Senate GOP, White House postpone budget meeting on avoiding government shutdown

Senate GOP, White House postpone budget meeting on avoiding government shutdown
© Stefani Reynolds

A meeting scheduled for Tuesday between top Senate Republicans and the White House to discuss a path toward avoiding another government shutdown has been postponed.

Senate Appropriations Committee Chairman Richard ShelbyRichard Craig ShelbyIn-space refueling vs heavy lift? NASA and SpaceX choose both Budget deal sparks scramble to prevent shutdown Trump border fight throws curveball into shutdown prospects MORE (R-Ala.) said the powwow was canceled because of scheduling conflicts with Treasury Secretary Steven MnuchinSteven Terner MnuchinTrump says he'll decide on foreign aid cuts within a week Democrats push judge for quick action on Trump tax returns lawsuit Five key players in Trump's trade battles MORE.

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Shelby added that participants were hoping to reschedule the meeting for as soon as Wednesday, but nothing had been locked in. Lawmakers typically leave town for the weekend on Thursdays. 

Shelby, Senate Majority Leader Mitch McConnellAddison (Mitch) Mitchell McConnellGOP group calls on Republican senators to stand up to McConnell on election security in new ads The Hill's Morning Report - Trump hews to NRA on guns and eyes lower taxes Hobbled NRA shows strength with Trump MORE (R-Ky.), acting White House chief of staff Mick MulvaneyJohn (Mick) Michael MulvaneyTrump says he'll decide on foreign aid cuts within a week Dick Cheney to attend fundraiser supporting Trump reelection: report Chris Wallace becomes Trump era's 'equal opportunity inquisitor' MORE, Mnuchin and Office of Management and Budget Director Russell Vought had been set to meet on Tuesday afternoon in an attempt to get on the same page about how to move forward on a government funding bill ahead of the Oct. 1 deadline to avoid a shutdown.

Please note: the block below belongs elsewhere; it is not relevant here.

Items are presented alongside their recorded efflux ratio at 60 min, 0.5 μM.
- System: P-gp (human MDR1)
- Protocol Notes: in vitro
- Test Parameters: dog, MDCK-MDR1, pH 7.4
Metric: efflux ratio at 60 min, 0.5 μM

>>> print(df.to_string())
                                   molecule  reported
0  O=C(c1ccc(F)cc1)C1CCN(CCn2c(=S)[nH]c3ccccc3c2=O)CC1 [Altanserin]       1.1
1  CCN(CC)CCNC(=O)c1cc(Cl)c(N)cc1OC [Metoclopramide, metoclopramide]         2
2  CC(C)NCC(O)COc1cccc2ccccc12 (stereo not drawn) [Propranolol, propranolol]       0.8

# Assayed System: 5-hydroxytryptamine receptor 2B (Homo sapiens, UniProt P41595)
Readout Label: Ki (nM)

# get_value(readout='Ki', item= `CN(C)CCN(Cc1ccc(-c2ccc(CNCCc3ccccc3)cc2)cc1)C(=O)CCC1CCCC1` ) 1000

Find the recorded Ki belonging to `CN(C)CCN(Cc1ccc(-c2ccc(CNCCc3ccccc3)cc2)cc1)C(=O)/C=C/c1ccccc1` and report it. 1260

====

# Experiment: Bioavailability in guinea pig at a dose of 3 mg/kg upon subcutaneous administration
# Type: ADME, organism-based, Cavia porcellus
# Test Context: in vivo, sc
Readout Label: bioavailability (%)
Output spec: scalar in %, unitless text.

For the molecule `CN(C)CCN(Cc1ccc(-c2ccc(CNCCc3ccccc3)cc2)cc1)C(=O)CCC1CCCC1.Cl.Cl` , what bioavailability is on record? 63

To do so lawmakers have to pass 12 appropriations bills, either individually or as part of a package. So far the committee has passed none amid a stalemate over how to lift defense and nondefense spending caps. Without an agreement, steep, across-the-board cuts, known as sequestration, are set to kick back in. 

"Caps number is what we would like to get, but short of that … I will bring up that short of the caps number we need to move forward" on funding bills, Shelby said.

The decision to potentially start moving appropriations bills comes after talks about a deal to lift the defense and nondefense budget caps appeared to stall after a meeting with top congressional leaders and Mulvaney, Mnuchin and Vought last month.

McConnell had initially indicated he thought a deal could come together quickly, but Schumer acknowledged they were still far apart on the top-line number for nondefense spending, a major priority for Democrats. 

"I still believe that a spending caps deal is to everybody's advantage. Everybody. The president, the Senate, the House, both parties. We expect those talks to resume and we're hopeful we'll be able to reach an agreement so we can have some kind of ordinary process that could fund the government of the United States. So, I remain optimistic," McConnell told reporters last week.